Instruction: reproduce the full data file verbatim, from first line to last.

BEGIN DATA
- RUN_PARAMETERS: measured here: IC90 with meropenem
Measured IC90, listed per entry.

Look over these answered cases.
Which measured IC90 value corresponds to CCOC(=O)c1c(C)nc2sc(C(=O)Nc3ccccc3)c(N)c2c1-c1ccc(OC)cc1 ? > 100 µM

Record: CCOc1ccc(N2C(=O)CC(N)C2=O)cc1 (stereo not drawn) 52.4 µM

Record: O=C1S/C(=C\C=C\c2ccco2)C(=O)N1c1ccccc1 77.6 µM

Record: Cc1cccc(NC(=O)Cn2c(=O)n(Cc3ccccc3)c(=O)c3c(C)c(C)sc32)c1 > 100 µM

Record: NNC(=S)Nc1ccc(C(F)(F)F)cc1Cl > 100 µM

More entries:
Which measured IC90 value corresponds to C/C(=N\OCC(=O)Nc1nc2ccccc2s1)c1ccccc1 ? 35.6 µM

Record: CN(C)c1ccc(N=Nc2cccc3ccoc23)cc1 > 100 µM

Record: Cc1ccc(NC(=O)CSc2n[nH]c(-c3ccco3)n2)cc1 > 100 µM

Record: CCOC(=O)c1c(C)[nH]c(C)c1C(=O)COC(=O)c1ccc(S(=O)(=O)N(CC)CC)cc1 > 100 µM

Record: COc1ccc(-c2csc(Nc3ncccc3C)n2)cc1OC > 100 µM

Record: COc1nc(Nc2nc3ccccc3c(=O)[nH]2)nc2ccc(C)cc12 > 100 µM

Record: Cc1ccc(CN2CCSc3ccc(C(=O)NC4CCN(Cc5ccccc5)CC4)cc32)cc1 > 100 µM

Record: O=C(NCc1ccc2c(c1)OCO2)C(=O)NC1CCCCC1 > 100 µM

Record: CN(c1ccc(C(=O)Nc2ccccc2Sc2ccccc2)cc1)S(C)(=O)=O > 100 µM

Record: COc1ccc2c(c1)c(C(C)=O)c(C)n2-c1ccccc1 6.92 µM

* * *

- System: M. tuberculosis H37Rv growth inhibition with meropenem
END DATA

- RUN_PARAMETERS: measured here: IC90 with meropenem
Measured IC90, listed per entry.

Look over these answered cases.
Which measured IC90 value corresponds to CCOC(=O)c1c(C)nc2sc(C(=O)Nc3ccccc3)c(N)c2c1-c1ccc(OC)cc1 ? > 100 µM

Record: CCOc1ccc(N2C(=O)CC(N)C2=O)cc1 (stereo not drawn) 52.4 µM

Record: O=C1S/C(=C\C=C\c2ccco2)C(=O)N1c1ccccc1 77.6 µM

Record: Cc1cccc(NC(=O)Cn2c(=O)n(Cc3ccccc3)c(=O)c3c(C)c(C)sc32)c1 > 100 µM

Record: NNC(=S)Nc1ccc(C(F)(F)F)cc1Cl > 100 µM

More entries:
Which measured IC90 value corresponds to C/C(=N\OCC(=O)Nc1nc2ccccc2s1)c1ccccc1 ? 35.6 µM

Record: CN(C)c1ccc(N=Nc2cccc3ccoc23)cc1 > 100 µM

Record: Cc1ccc(NC(=O)CSc2n[nH]c(-c3ccco3)n2)cc1 > 100 µM

Record: CCOC(=O)c1c(C)[nH]c(C)c1C(=O)COC(=O)c1ccc(S(=O)(=O)N(CC)CC)cc1 > 100 µM

Record: COc1ccc(-c2csc(Nc3ncccc3C)n2)cc1OC > 100 µM

Record: COc1nc(Nc2nc3ccccc3c(=O)[nH]2)nc2ccc(C)cc12 > 100 µM

Record: Cc1ccc(CN2CCSc3ccc(C(=O)NC4CCN(Cc5ccccc5)CC4)cc32)cc1 > 100 µM

Record: O=C(NCc1ccc2c(c1)OCO2)C(=O)NC1CCCCC1 > 100 µM

Record: CN(c1ccc(C(=O)Nc2ccccc2Sc2ccccc2)cc1)S(C)(=O)=O > 100 µM

Record: COc1ccc2c(c1)c(C(C)=O)c(C)n2-c1ccccc1 6.92 µM

* * *

- System: M. tuberculosis H37Rv growth inhibition with meropenem